Cartier Building—A Pearl of Fifth Avenue

It’s not so much the shimmering beauty of natural pearls that made them more valuable than diamonds during the Gilded Age, but rather the danger inherent in the task of finding the perfect pearl. The divers plunged deep into the waters in search of the gems—alas, most of the mollusks were empty or the pearls…

Neue Gallery—Grace Vanderbilt’s “Gardener’s Cottage”

The beautiful mansion that houses Neue Gallery was modeled on the 17th-century Place des Vosges in Paris. It was designed in 1914 by the architectural firm of Carrère and Hastings, well-known for their Beaux-Arts masterpieces such as the New York Public Library. While most of the grand, single-family mansions of Fifth Avenue were destroyed in…

Marble Palace—the First Department Store in the Nation

A.T. Stewart, an Irish immigrant with a genius for commerce, is credited with the invention of modern day shopping. He came up with such groundbreaking concepts as ready-to-wear clothes, garment displays in store windows, and clearly marked price-tags. He was the first to offer his customers fixed prices, eliminating the undignified process of bargaining. He…

Rocking Chair Riots of 1901 in Madison Square Park

New York City has seen its fair share of civil unrest. One of them, however unlikely, was caused by rocking chairs and took place in Madison Square Park. The upscale Madison Square Park neighborhood, located in front of the posh Fifth Avenue Hotel, teamed with elegantly dressed and well heeled elites. One day in 1901,…

Books About New York

Gotham: A History of New York City to 1898 (The History of NYC Series), Edwin G. Burrows, Mike Wallace The Island at the Center of the World, Russell Shorto Inside the Apple: A Streetwise History of New York City, Michelle Nevius, James Nevius Footprints in New York: Tracing the Lives of Four Centuries of New…

Central Park — the First Landscaped Public Park in the Nation

Central Park, the green wonder of New York, is the first designed urban park in the United States. It’s not the largest park in New York, falling in size behind Pelham Bay and Van Cortlandt Parks in Bronx, Greenbelt Park in Staten Island, and Flushing Meadows/Corona Park in Queens. Nevertheless, at 843 acres it is…

How the Metropolitan Museum was Born

On July 4, 1866, while celebrating America’s Independence Day in Paris, a group of American businessmen, financiers, artists, and thinkers of the day decided that New York City needed its own art museum. Thus, the idea of the Metropolitan Museum of Art was born. After four years of discussions in which American civic leaders, art…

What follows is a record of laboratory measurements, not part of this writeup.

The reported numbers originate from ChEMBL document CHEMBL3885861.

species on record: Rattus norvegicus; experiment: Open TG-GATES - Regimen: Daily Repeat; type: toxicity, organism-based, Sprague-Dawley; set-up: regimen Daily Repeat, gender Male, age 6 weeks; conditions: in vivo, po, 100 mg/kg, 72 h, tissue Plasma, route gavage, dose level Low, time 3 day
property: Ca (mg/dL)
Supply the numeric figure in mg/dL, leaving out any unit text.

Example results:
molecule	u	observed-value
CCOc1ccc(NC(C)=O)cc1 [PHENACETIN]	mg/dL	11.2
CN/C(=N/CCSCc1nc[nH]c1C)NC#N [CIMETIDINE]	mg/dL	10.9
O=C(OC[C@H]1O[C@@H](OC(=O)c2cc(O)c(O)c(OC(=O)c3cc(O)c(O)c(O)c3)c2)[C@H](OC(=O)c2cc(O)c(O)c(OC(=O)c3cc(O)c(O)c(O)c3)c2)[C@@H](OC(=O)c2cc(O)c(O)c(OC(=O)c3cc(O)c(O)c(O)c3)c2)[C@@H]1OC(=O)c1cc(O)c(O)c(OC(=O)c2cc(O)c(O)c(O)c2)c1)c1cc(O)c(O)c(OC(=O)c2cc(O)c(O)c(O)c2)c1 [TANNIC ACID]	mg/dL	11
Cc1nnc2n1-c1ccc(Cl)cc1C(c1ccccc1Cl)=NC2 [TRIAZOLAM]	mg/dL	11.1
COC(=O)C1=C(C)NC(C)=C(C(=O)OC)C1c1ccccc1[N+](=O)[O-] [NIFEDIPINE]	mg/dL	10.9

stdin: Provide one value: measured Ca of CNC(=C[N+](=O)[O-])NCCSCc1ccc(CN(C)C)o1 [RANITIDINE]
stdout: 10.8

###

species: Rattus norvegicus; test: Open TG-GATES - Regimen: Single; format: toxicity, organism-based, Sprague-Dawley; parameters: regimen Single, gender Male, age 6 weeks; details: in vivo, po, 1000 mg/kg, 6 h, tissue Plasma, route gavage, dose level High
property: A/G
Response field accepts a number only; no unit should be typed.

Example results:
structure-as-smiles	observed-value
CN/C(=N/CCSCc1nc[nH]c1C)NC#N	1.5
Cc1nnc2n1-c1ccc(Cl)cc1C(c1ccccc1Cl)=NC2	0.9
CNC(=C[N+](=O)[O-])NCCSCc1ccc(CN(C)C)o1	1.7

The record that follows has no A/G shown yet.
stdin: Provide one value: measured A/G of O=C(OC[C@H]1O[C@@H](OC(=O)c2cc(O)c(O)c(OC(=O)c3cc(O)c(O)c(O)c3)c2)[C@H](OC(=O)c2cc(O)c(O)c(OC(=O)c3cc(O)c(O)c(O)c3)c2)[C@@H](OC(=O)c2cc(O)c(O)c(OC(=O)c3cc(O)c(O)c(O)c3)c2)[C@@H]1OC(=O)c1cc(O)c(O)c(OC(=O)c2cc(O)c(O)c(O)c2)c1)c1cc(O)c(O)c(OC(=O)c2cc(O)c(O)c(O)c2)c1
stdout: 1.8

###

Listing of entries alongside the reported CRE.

New York Yacht Club, Born in Hoboken

Despite its name, the New York Yacht Club, one of the world’s most exclusive private clubs, was not formed in New York. The club was established and originally located across the Hudson River – in Hoboken. The idea was born during an outing on John Cox Steven’s yacht Gimcrack. While on the boat, a group of…

Sybil’s Cave and the Unsolved Murder of the Beautiful Cigar Girl

A recreational destination for 19th-century leisure seekers, Sybil’s Cave, achieved fame, or infamy rather, as the site of an unsolved murder. Sybil’s Cave was created in 1832 by the Stevens family as a folly. The man-made cave, adorned with an elaborate Gothic-style entrance, was built around a natural spring and served as a cafe where…

The Witch of Wall Street: the Legend of Hetty Green

There are people so odd, and so easy to loath, that their character loses its human form and becomes the stuff of legends. One such individual was a woman who went down in history as the “Witch of Wall Street.” She was awarded the title of the world’s greatest miser by the Guinness Book of…

Ode to a Brownstone

The character of New York’s many residential streets is defined by the perfect rhythm and uniformity of adjacent houses lined up in rows right next to one another and forming a solid street facade. Combining Yankee practicality with the romantic old-world feel, the brownstones are the soul of 19th century New York. Built all over…